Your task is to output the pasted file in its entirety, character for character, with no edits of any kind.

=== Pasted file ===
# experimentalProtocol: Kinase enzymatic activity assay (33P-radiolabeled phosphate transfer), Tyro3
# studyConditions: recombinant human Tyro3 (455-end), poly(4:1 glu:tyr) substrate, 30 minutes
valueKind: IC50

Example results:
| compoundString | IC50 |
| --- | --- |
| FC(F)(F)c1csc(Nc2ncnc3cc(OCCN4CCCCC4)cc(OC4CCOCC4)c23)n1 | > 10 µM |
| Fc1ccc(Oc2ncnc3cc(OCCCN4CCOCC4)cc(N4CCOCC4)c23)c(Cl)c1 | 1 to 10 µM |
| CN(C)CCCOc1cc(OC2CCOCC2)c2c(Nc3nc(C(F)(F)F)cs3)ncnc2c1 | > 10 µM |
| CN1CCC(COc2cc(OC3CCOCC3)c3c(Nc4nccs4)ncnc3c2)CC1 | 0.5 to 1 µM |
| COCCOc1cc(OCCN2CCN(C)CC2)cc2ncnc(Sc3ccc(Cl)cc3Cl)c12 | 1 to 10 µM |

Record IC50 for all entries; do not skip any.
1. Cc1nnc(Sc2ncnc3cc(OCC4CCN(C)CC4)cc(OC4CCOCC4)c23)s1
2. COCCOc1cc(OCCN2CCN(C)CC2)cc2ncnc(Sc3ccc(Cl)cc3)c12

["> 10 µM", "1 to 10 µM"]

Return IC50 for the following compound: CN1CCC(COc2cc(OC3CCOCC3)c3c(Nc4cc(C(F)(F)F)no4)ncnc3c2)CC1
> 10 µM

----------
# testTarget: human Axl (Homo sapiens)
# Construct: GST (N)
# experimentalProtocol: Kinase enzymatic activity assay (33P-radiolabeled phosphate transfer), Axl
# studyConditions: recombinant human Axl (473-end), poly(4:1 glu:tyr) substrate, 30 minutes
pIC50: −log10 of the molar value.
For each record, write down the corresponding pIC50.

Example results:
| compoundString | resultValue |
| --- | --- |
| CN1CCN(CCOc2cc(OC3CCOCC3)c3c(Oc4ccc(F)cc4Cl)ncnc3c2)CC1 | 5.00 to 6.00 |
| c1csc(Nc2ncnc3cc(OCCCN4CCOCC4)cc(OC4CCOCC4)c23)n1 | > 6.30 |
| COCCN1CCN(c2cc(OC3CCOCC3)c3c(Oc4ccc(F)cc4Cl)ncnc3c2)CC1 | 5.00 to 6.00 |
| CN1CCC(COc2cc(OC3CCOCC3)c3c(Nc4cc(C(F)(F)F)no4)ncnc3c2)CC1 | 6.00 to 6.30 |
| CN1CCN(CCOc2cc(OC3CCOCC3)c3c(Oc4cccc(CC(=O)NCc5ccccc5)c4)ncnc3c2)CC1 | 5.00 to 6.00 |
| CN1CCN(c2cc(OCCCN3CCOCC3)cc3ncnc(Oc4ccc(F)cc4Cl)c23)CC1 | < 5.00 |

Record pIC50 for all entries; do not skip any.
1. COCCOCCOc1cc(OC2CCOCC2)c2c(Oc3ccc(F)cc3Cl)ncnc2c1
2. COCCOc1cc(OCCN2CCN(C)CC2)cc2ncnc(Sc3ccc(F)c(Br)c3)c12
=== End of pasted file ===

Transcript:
# experimentalProtocol: Kinase enzymatic activity assay (33P-radiolabeled phosphate transfer), Tyro3
# studyConditions: recombinant human Tyro3 (455-end), poly(4:1 glu:tyr) substrate, 30 minutes
valueKind: IC50

Example results:
| compoundString | IC50 |
| --- | --- |
| FC(F)(F)c1csc(Nc2ncnc3cc(OCCN4CCCCC4)cc(OC4CCOCC4)c23)n1 | > 10 µM |
| Fc1ccc(Oc2ncnc3cc(OCCCN4CCOCC4)cc(N4CCOCC4)c23)c(Cl)c1 | 1 to 10 µM |
| CN(C)CCCOc1cc(OC2CCOCC2)c2c(Nc3nc(C(F)(F)F)cs3)ncnc2c1 | > 10 µM |
| CN1CCC(COc2cc(OC3CCOCC3)c3c(Nc4nccs4)ncnc3c2)CC1 | 0.5 to 1 µM |
| COCCOc1cc(OCCN2CCN(C)CC2)cc2ncnc(Sc3ccc(Cl)cc3Cl)c12 | 1 to 10 µM |

Record IC50 for all entries; do not skip any.
1. Cc1nnc(Sc2ncnc3cc(OCC4CCN(C)CC4)cc(OC4CCOCC4)c23)s1
2. COCCOc1cc(OCCN2CCN(C)CC2)cc2ncnc(Sc3ccc(Cl)cc3)c12

["> 10 µM", "1 to 10 µM"]

Return IC50 for the following compound: CN1CCC(COc2cc(OC3CCOCC3)c3c(Nc4cc(C(F)(F)F)no4)ncnc3c2)CC1
> 10 µM

----------
# testTarget: human Axl (Homo sapiens)
# Construct: GST (N)
# experimentalProtocol: Kinase enzymatic activity assay (33P-radiolabeled phosphate transfer), Axl
# studyConditions: recombinant human Axl (473-end), poly(4:1 glu:tyr) substrate, 30 minutes
pIC50: −log10 of the molar value.
For each record, write down the corresponding pIC50.

Example results:
| compoundString | resultValue |
| --- | --- |
| CN1CCN(CCOc2cc(OC3CCOCC3)c3c(Oc4ccc(F)cc4Cl)ncnc3c2)CC1 | 5.00 to 6.00 |
| c1csc(Nc2ncnc3cc(OCCCN4CCOCC4)cc(OC4CCOCC4)c23)n1 | > 6.30 |
| COCCN1CCN(c2cc(OC3CCOCC3)c3c(Oc4ccc(F)cc4Cl)ncnc3c2)CC1 | 5.00 to 6.00 |
| CN1CCC(COc2cc(OC3CCOCC3)c3c(Nc4cc(C(F)(F)F)no4)ncnc3c2)CC1 | 6.00 to 6.30 |
| CN1CCN(CCOc2cc(OC3CCOCC3)c3c(Oc4cccc(CC(=O)NCc5ccccc5)c4)ncnc3c2)CC1 | 5.00 to 6.00 |
| CN1CCN(c2cc(OCCCN3CCOCC3)cc3ncnc(Oc4ccc(F)cc4Cl)c23)CC1 | < 5.00 |

Record pIC50 for all entries; do not skip any.
1. COCCOCCOc1cc(OC2CCOCC2)c2c(Oc3ccc(F)cc3Cl)ncnc2c1
2. COCCOc1cc(OCCN2CCN(C)CC2)cc2ncnc(Sc3ccc(F)c(Br)c3)c12